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When a film’s premise revolves around a boy’s journey to a post-apocalyptic island inhabited entirely by talking dogs, it would hardly seem like material inspired by a real-life place. But perhaps that’s just the case with Wes Anderson’s latest stop-motion animated feature, Isle of Dogs, which will be making its world premiere Thursday as the opening title of the 65th Berlin International Film Festival.
Starring much of Anderson’s usual ensemble — this time: Bill Murray, Tilda Swinton, Edward Norton, Jeff Goldblum, Bryan Cranston, Scarlett Johansson, Greta Gerwig, Frances McDormand, among others (including Yoko Ono) — Isle of Dogs is set in a dystopian future Japan in which dogs have been quarantined on the remote eponymous landmass due to a “canine flu.” When a Japanese boy named Atari (voiced by newcomer Koyu Rankin) ventures to the island to find his lost dog, Spots, the exiled hounds unite to help Atari evade the Japanese authorities who are, of course, in hot pursuit.
Anderson has said the film is most influenced by the work of Japanese director Akira Kurosawa (Rashomon, Seven Samurai, etc.). But perhaps, just maybe, the germ of Isle of Dogs actually comes from an eccentric feature of modern-day Japan itself. For not only does Japan actually have an island bizarrely overrun with a single species of pet — it currently has more than a dozen of them.
The most common flavor of Japan’s weird animal isles is feline. There are an estimated 11 Japanese islands — 10 in the ocean, one in a lake — mysteriously inundated by huge numbers of cats. Perhaps the best known among them is Tashirojima, situated in the Pacific Ocean off the northeastern coast of Japan’s main island of Honshu. The population of the island’s remaining fishing village has dropped to less than 100 people, but there are hundreds and hundreds of cats (they seem to be facing none of the demographic ills that are blighting the human populations of Japan’s rural regions).
Local legend has it that silk production was once one of the village’s primary economic activities, and the cats were introduced to prey upon the mice that were known to nibble silkworms. Today, in any case, Tashirojima’s chief economic activity is cat tourism, with a steady stream of Japanese and foreign visitors arriving by ferry each day to snap selfies among the herds of roaming, mewing felines. The island is even home to a Shinto shrine dedicated to the house cat (aka F. silvestris), along with some simple vacation rental properties shaped like cats and decorated in cat themes by famed manga artists.
The island of Miyajima, off the coast of Hiroshima, is easily Japan’s most visited animal-filled (infested?) island. Here, you’ll find hundreds of entirely tamed Japanese Shika deer, which amble about elegantly among the tourists, often nuzzling a pant leg in hopes of a snack. If it weren’t for the fact that Miyajima is also home to Itsukushima Shrine, a UNESCO World Heritage Site and one of Japan’s top tourist draws, it just might be named Shikajima (“deer island” — instead, Miyajima means “shrine island”). But why are the deer so surreally tame? According to local folklore (possibly apocryphal), the deer of Miyajima once were believed to be sacred messengers of the spirit realm, and up until 1637, killing one was punishable by death. Harming the island’s deer remains a crime under Japanese law, but the punishment has been somewhat reduced.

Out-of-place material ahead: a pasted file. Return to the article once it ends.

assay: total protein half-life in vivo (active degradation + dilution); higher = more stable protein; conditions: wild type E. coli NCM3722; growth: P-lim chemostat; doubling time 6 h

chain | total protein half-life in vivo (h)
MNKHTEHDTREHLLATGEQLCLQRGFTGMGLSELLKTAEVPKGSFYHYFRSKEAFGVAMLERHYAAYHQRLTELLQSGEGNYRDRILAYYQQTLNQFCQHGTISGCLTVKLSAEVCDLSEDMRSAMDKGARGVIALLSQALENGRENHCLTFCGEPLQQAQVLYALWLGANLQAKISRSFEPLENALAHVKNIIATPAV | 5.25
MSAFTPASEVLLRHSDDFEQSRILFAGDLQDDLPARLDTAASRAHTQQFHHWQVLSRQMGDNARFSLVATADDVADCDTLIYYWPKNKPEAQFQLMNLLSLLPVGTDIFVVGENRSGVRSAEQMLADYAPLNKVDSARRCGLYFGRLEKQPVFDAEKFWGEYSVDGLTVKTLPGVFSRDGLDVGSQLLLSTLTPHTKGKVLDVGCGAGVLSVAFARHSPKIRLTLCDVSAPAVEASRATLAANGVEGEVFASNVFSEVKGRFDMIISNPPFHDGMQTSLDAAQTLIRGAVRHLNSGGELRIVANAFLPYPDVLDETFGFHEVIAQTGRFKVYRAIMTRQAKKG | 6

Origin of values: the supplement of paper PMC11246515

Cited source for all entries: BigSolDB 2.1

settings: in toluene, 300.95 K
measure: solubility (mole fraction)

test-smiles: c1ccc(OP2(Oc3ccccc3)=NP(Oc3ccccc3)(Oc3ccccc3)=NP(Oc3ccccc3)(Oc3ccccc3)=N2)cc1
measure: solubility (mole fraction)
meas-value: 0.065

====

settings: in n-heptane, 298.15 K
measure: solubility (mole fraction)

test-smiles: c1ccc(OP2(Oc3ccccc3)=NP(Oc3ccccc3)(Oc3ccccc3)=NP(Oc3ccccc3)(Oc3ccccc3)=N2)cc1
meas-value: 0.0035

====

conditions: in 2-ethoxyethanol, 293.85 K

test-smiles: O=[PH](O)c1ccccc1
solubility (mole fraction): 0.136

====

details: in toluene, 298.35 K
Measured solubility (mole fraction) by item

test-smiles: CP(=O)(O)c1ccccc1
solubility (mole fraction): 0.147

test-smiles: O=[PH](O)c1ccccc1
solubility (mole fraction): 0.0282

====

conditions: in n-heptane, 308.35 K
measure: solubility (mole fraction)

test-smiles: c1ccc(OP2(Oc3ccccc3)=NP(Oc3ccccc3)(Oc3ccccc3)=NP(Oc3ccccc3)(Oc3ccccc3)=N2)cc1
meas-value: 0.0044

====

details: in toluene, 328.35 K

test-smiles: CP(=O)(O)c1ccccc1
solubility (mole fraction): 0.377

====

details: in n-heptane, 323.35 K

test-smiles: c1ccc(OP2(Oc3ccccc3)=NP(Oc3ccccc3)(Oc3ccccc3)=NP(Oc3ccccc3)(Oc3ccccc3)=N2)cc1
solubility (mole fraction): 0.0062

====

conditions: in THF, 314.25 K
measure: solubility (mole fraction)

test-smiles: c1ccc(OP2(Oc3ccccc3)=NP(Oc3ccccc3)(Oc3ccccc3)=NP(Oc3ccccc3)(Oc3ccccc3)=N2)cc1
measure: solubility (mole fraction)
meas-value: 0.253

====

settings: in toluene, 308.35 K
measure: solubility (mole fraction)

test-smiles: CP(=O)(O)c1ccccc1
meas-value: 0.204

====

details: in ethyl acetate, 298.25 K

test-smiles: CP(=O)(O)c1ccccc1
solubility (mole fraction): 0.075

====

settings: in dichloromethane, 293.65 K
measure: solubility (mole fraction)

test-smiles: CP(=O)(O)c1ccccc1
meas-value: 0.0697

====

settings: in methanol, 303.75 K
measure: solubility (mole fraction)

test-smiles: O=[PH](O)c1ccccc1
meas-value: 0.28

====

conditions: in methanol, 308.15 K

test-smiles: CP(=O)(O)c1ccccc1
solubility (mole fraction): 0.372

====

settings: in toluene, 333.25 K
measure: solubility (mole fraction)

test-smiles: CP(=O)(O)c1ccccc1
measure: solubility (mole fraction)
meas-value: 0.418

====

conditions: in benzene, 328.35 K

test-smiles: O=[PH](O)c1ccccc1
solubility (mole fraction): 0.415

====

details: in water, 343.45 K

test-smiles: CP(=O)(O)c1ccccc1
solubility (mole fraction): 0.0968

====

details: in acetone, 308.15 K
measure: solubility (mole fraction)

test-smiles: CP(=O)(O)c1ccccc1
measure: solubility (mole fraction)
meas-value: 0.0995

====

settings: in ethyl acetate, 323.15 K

Perhaps the hottest attraction in the weird world of Japanese animal islands at the moment is Okunoshima, aka Bunny Island, two miles off the coast of the Japanese city of Takehara, also in Hiroshima Prefecture. Okunoshima probably comes closest to the curious mix of dystopia and storybook wonder evinced by Anderson’s new film.
During the lead-up to World War II, Okunoshima housed a secret Japanese imperial army facility that produced thousands of tons of poison gas and other chemical weapons. The program was so secret — not to mention forbidden by international treaty — that the island was removed from official Japanese maps for a time. Today, the vibe on Okunoshima is rather different, with approximately 1,000 semi-domesticated bunnies hopping around and calling the place home. Day visitors can buy packets of cabbage to feed to the swarms of lagomorph, and the Poison Gas Museum (established in 1988) is also an option, if you’re more in the mood for a diverting reminder of the horrors of war. On the topic of the animals’ origins: Rabbits were indeed used as test subjects at the gas factories, but local authorities insist that they were all euthanized by the American military after the war. The rabbits occupying Okunoshima today have a happier genealogy — they are said to descend from a group of their kind released by schoolkids to celebrate the establishment of a public park on the island in the 1970s.
Back on the Japanese mainland, up in the mountains of Miyagi Prefecture, there sits a village named Zao, famous as the home to a large number of sacred tamed foxes coming in six different species. And down off the coast of southern Honshu, there is a small landmass literally named “Dog Island” (“Inujima” in Japanese, which is the exact title that Fox Searchlight will be using to distribute Anderson’s film in Japan). Alas, there are no actual dogs on Japan’s real Isle of Dogs — but that’s what we have Wes Anderson for.
This story first appeared in The Hollywood Reporter’s Feb. 15 daily issue at the Berlin Film Festival.
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